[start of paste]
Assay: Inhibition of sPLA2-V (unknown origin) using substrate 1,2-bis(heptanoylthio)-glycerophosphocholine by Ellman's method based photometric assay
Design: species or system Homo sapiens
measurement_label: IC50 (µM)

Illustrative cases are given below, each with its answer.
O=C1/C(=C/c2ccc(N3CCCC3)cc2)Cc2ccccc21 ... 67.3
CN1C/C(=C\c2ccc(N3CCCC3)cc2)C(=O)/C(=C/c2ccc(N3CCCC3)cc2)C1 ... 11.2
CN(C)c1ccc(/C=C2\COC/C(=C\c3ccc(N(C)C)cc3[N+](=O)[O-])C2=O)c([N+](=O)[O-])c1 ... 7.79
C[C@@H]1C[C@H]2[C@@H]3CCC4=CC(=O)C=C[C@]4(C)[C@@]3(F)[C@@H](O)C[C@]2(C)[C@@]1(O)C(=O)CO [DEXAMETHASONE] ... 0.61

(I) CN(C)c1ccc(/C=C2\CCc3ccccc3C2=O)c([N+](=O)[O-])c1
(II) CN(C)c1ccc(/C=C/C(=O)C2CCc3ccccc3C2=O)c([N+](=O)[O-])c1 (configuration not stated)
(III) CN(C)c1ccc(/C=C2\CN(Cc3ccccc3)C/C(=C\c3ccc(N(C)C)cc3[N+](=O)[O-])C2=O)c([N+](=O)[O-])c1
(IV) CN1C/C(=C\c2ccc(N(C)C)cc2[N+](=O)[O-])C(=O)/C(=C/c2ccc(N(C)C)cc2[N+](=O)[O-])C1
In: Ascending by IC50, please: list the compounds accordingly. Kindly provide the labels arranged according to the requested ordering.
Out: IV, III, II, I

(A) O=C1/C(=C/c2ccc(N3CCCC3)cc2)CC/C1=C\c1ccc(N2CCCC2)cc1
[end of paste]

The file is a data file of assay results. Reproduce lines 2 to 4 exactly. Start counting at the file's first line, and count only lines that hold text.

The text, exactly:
Design: species or system Homo sapiens
measurement_label: IC50 (µM)

Illustrative cases are given below, each with its answer.